Paul J. Heald


On his book Copy This Book! What Data Tells Us about Copyright and the Public Good

Cover Interview of December 02, 2020

In a nutshell

Our earliest attitudes about copyright law are probably formed by elementary school teachers admonishing us not to copy. Seeing little Johnny and Suzy sent to the principal’s office for plagiarism sends a pretty clear message about the consequences of borrowing someone else’s work!

Copy this Book! What Data Tells Us About Copyright and the Public Good hopes to nudge the reader into questioning that ingrained anti-copying instinct. In fact, numerous recent studies show that modern copyright law stifles creativity, raises prices, and diminishes the availability of works to the public.

But mere statistics are pretty dry, so the book goes far beyond graphs and charts and tells the deep story of copyright with numerous illustrative anecdotes and stories. Think Bill Bryson or Neil deGrasse Tyson!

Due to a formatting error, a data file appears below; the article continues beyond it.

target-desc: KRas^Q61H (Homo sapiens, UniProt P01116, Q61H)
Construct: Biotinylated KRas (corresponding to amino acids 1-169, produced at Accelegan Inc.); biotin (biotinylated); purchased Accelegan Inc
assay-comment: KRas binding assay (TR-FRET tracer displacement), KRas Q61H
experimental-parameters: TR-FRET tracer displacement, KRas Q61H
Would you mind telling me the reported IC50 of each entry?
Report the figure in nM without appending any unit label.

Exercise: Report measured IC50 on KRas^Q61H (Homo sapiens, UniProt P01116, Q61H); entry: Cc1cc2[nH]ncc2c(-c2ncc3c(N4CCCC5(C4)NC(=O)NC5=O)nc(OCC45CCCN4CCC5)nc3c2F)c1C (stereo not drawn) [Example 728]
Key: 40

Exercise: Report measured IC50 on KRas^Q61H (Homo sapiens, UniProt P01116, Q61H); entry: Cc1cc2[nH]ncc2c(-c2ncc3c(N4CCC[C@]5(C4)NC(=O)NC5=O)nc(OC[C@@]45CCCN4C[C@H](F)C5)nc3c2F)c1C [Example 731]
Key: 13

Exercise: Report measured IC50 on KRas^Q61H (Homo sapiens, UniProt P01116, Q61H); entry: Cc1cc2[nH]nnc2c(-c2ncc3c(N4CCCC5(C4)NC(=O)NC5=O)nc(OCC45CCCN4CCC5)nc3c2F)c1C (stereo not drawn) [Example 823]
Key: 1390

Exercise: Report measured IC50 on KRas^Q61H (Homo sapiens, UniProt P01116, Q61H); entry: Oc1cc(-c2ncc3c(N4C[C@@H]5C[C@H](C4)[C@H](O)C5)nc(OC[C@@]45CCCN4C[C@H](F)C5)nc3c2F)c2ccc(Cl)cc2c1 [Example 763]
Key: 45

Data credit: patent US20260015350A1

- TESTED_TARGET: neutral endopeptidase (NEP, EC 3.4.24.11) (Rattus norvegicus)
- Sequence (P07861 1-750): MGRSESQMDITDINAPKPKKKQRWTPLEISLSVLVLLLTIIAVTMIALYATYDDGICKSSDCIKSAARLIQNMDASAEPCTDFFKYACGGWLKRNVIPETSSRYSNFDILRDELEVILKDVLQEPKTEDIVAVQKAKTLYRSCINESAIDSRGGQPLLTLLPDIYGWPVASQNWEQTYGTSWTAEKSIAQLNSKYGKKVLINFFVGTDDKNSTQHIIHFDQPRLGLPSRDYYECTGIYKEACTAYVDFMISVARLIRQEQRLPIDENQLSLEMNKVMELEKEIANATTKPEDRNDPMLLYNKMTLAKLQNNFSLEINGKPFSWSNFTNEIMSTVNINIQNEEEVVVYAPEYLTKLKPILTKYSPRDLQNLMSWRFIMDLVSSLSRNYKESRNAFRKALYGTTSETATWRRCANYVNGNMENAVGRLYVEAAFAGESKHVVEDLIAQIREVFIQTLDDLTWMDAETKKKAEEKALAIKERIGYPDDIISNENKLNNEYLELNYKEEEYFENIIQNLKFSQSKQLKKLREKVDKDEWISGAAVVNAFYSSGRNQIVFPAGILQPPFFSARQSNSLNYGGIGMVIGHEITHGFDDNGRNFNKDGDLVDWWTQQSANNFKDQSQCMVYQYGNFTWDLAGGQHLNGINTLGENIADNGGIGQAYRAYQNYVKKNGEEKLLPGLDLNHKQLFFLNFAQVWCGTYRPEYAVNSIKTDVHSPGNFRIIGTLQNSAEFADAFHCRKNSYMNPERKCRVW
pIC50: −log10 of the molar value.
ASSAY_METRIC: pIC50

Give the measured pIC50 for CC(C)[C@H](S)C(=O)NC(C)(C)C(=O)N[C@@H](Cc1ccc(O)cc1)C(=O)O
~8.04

Copy this Book! starts with the alarming results of a random sample of new editions of books being sold on Why are there so many more new books from the 1880s for sale than from the 1980s (and, no, it’s not because the older books are literary “classics”)?

Other chapters discuss (among many topics):

How Lunch atop a Skyscraper, the iconic photo of men perched on a steel beam high above Manhattan, reveals the disastrous law of copyright in images.

How Kurt Vonnegut’s successful battle with Random House opened the door for older authors (and their estates) to publish ebooks for the first time.

How porn parody movies teach us about fair use and the proper length of copyright.

How music ratings studies show a counter-intuitive effect of piracy on the music business.

How a study of images on Wikipedia (which required a valiant effort to reverse engineer the Google search algorithm) can teach us about the value of the public domain photos.

How publishers and firms like Getty Images convince the public to pay for free public domain works.

Sure, charts and graphs and data are presented, but the book is a narrative, a story most happily told through the experiences of authors, artists, musicians, and consumers.